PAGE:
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The investigation of Christie and his aides by the US Attorney for the District of New Jersey, Paul Fishman, began with an inquiry into charges that the administration threated to withhold Superstorm Sandy aid from Hoboken unless its mayor, Dawn Zimmer, backed another project that was connected to Wolff & Samson. Now, however, Fishman’s office is looking intently at the Bridgegate scandal, too. Agents from Fishman’s office have already <a data-cke-saved-href="http://www.nytimes.com/2014/03/04/nyregion/federal-agents-aggressively-pursuing-bridge-inquiry-court-papers-show.html target=" href="http://www.nytimes.com/2014/03/04/nyregion/federal-agents-aggressively-pursuing-bridge-inquiry-court-papers-show.html target=" _blank"="">visited the home of Bill Stepien, one of the governor’s former top political aides, and they’ve interviewed Paul Nunziato, the head of the PA police union, according to The Wall Street Journal, which added that at least three lawyers—J. Fortier Imbert, Lee M. Cortes Jr. and Vikas Khanna—from the US attorney’s office are looking into the GWB scandal.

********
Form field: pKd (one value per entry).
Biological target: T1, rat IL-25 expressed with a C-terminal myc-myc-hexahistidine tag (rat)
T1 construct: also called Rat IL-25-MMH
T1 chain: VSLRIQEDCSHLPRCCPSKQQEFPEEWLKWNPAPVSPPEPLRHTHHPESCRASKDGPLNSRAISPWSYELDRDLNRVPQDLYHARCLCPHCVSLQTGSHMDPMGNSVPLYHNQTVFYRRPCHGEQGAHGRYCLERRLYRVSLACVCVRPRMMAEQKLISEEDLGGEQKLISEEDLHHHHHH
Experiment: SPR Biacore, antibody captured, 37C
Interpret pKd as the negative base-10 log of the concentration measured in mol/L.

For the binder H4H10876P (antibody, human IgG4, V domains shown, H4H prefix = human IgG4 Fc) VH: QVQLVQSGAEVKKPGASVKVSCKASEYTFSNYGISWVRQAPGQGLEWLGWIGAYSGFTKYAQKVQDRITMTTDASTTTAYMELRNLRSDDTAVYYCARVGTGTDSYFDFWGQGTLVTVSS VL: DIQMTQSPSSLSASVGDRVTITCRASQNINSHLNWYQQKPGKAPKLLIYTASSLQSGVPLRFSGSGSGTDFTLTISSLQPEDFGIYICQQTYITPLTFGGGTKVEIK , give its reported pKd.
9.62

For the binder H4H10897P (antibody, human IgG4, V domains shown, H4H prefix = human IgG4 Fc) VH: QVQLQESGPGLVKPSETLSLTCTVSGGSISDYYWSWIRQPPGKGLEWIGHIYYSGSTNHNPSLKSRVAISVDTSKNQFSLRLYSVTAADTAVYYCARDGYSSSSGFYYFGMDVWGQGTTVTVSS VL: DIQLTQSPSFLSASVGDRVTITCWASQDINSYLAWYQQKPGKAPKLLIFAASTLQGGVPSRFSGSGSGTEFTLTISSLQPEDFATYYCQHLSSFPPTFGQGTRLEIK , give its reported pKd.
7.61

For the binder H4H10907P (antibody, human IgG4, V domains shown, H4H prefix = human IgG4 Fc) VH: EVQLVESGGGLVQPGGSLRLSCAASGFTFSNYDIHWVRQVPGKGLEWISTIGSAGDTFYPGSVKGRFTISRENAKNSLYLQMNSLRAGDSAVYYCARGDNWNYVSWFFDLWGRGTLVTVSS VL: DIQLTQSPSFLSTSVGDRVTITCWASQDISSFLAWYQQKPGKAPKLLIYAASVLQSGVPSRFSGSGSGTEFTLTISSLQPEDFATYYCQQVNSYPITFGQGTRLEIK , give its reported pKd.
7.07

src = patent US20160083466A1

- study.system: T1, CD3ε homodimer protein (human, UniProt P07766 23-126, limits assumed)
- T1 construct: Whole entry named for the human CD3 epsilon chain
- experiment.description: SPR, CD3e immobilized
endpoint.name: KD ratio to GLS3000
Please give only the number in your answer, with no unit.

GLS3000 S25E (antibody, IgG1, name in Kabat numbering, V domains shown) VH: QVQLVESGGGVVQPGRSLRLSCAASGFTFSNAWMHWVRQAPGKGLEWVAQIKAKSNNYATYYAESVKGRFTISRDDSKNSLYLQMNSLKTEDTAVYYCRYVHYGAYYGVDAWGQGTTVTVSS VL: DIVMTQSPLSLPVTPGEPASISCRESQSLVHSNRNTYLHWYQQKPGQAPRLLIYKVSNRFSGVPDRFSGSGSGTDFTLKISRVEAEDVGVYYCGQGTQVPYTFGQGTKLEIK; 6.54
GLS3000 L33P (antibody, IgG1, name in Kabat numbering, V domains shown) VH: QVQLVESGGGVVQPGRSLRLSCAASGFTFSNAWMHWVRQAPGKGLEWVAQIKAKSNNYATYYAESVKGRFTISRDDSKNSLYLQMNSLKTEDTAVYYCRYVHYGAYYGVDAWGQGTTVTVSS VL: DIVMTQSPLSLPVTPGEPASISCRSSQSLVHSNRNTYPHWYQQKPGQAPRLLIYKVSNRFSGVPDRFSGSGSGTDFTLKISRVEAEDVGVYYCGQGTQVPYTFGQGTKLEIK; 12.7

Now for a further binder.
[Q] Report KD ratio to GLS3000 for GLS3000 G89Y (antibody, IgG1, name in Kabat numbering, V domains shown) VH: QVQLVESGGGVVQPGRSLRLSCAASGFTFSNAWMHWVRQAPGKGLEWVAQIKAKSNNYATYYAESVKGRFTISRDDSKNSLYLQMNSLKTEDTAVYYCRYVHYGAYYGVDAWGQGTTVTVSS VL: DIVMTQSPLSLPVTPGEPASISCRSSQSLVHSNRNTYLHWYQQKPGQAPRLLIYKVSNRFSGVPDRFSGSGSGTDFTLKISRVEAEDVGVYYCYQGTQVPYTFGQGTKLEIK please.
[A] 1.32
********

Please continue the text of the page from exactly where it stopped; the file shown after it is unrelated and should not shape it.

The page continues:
Meanwhile, the New Jersey state legislative committee looking into the tangle of scandals has initiated a major effort to connect Bridgegate to the toll hike and tunnel cancellation issues, too.

Back in 2012, Baroni, who’s at the center of all this, was pressed by Senator Frank Lautenberg about the decision to raise the tolls. As WNYC reported at the time:

The senator was also unable to pin Baroni down on one of his key issues: what did Governor Christie know about the Port Authority’s plans for last summer’s toll hikes, and when did he know it? Baroni wouldn’t get specific. “I’m not going to talk about conversations that I have with different administration officials,” he said—spurring Lautenberg to retort: “Are you running a protection agency there?” “Excuse me?” responded Baroni, all wounded indignation.

Later, frustrated, Lautenberg told Baroni: “Your impertinence is barely tolerable.”

At that time, of course, the full story of how Wildstein and Baroni conspired with Christie to push through the toll hikes, and how the money was used in part to fund the pet projects of the PA’s chairman, wasn’t yet known.

 

Read Next: Christie Watch unravels David Samson’s tangled web at the PA.